[Deathpenalty] death penalty news-----N.C., VA., MO., CALIF.
rhalperi at mail.smu.edu
Tue Oct 17 14:38:59 UTC 2006
NORTH CAROLINA----new execution date
N.C. man to be executed Dec. 1 for 1996 killing in Stanly County
The state has announced that a man sentenced to death for a 1996 murder
will be executed on December 1st.
Guy LeGrande was convicted in the shooting death of Ellen Munford in
Stanly County, east of Charlotte. A spokesman for the state Department of
Corrections says LeGrande was told today of his pending execution date.
In a statement to media today, death penalty opponents noted that the
North Carolina State Bar has filed claims with the state Court of Appeals
seeking to reinstate a misconduct case against Ken Honeycutt, the
prosecutor in LeGrande's case.
In August 2005, the bar accused Honeycutt and another attorney of hiding
deals that a witness received in a separate 1996 murder case. They've
denied the allegations.
(source: Associated Press)
Rally against death penalty held
Terri Steinberg stood in the middle of a circle of people gathered at the
the corner of Grant and Lee avenues in Manassas on Saturday and tearfully
begged for mercy for her son, Justin Michael Wolfe. "Please Virginia,
don't take the life of my son," Steinberg said. "We don't need to take
another life. We don't need another senseless killing in order to prove
that killing is wrong."
Wolfe, 25, of Centreville, received the death penalty in 2001 for hiring
Owen Merton Barber to kill 21-year-old Daniel Petrole Jr. of Braemar. The
3 had been members of a marijuana ring that operated throughout Northern
Steinberg and the 40 or so people in the circle were at the corner to
demonstrate against the death penalty, hold hands and sing protest songs.
The event was part of the "2006 Virginia Journey of Hope ... From Violence
to Healing," a statewide, 17-day event where family members of murder
victims, exonerated death row inmates and anti-death penalty activists
visit high schools, churches and colleges across the state to hold rallies
and tell stories of how the death penalty has affected their lives.
People from across the country came to march from All Saints Catholic
Church to the corner where abolitionists gather to demonstrate and plant
flowers for those being put to death on nights when there is an execution
Bill Pelke's grandmother was murdered in 1985 by four ninth-grade girls.
One of the girls received the death penalty for the murder, said Pelke,
the co-founder of the "Journey of Hope" a national movement to raise
awareness about the death penalty.
"The girl that was deemed to be the ring leader was sentenced to death by
the state of Indiana," Pelke said. "She was 15 years old."
Pelke came from Anchorage, Alaska, to participate in the Virginia event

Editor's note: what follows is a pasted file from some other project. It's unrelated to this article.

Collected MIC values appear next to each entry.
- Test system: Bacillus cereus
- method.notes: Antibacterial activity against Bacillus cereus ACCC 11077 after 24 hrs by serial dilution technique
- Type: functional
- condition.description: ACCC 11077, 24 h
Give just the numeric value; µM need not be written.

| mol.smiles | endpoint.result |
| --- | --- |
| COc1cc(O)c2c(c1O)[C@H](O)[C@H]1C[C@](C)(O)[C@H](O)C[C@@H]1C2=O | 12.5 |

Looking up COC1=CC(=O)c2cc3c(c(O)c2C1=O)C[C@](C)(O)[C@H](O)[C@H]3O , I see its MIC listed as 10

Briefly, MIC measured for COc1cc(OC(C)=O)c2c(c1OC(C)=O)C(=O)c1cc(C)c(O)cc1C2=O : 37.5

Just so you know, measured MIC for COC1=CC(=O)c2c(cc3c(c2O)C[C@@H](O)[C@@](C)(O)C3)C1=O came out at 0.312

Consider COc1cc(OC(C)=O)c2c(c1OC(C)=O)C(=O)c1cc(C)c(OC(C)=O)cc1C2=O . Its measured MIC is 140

and said he once supported the death penalty but became convinced that his
grandmother would have been "appalled" that a 15-year-old girl was on
"I realized I didn't have to see someone else die in order to bring
healing," Pelke said.
Pelke's efforts through the Journey of Hope, helped release the girl from
death row in 1989, he said.
"She's still in prison, where she belongs," he said.
Jeff Haydon, 49, of Manassas said he marched and carried signs with the
abolitionists to try and make people think about the death penalty. He
said he didn't believe in the death penalty as a deterrent.
"I know there's some heinous crimes out there, but 'an eye-for-an-eye
makes the whole world blind,' " Haydon said quoting one of the death
penalty abolitionists' mottos.
Robert Hoelscher came from Austin, Texas, to march in Manassas. His father
was murdered in Houston in 1969.
"I don't think the death penalty serves victims," the 53-year-old
Abe Bonowitz, an organizer for New Jerseyans for Alternatives to the Death
Penalty, once supported the death penalty, but changed his mind after
hearing a speaker at the University of Ohio.
The speaker didn't change his mind. His epiphany came later.
"I set out to prove the anti-death penalty people wrong and I found out
that everything I believed about the death penalty -- the truth was the
opposite," the 39-year-old Bonowitz said.
Race, politics and geography determine who gets the death penalty more
than anything else, Bonowitz said.
"What changed my mind was learning about the unfairness of the application
of the death penalty," Bonowitz said.
Events such as the Journey of Hope might make people think about the death
penalty. Thinking about it might lead to opposing it, Bonowitz said.
"For me it's about giving the people the opportunity to think about it.
That's why I'm out here today holding this sign to the traffic," Bonowitz
Of the 23 people in Virginia who are on death row in Sussex I Sate Prison
in Waverly, four received their death sentences in Prince William County.
Larry "Bill" Elliott, 56, of Hanover, Md., was convicted in 2001 of
killing Robert Finch, 30 and Dana Thrall, 25, a Woodbridge couple.
John Allen Muhammad, 42, the D.C.-area sniper entered death row in March
Paul Warner Powell, 26, was convicted in 1999 of the murder of 2 teenage
sisters in their Yorkshire home.
The Virginia Supreme Court overturned Powell's capital conviction of
murdering 16-year-old Stacie Reed and raping and stabbing 14-year-old
Kristie Reed . The justices decided that Powell's actions were two
separate crimes making Powell ineligible for the death penalty.
Powell later sent Commonwealth's Attorney Paul B. Ebert a letter that
contained information Ebert used to convict him.
Powell was sentenced to death in 2003.
Wolfe received a stay of execution in July 2005.
(source: Potomac News)
Capital justice fails in Virginia----The ultimate punishment warrants the
utmost care. The commonwealth should take steps to protect against
Virginians for Alternatives to the Death Penalty doesn't exactly conceal
its agenda; it's right there in the name.
Last week, the group issued a report card of sorts on the state of capital
justice in the commonwealth, and Virginia has problems. Unfortunately,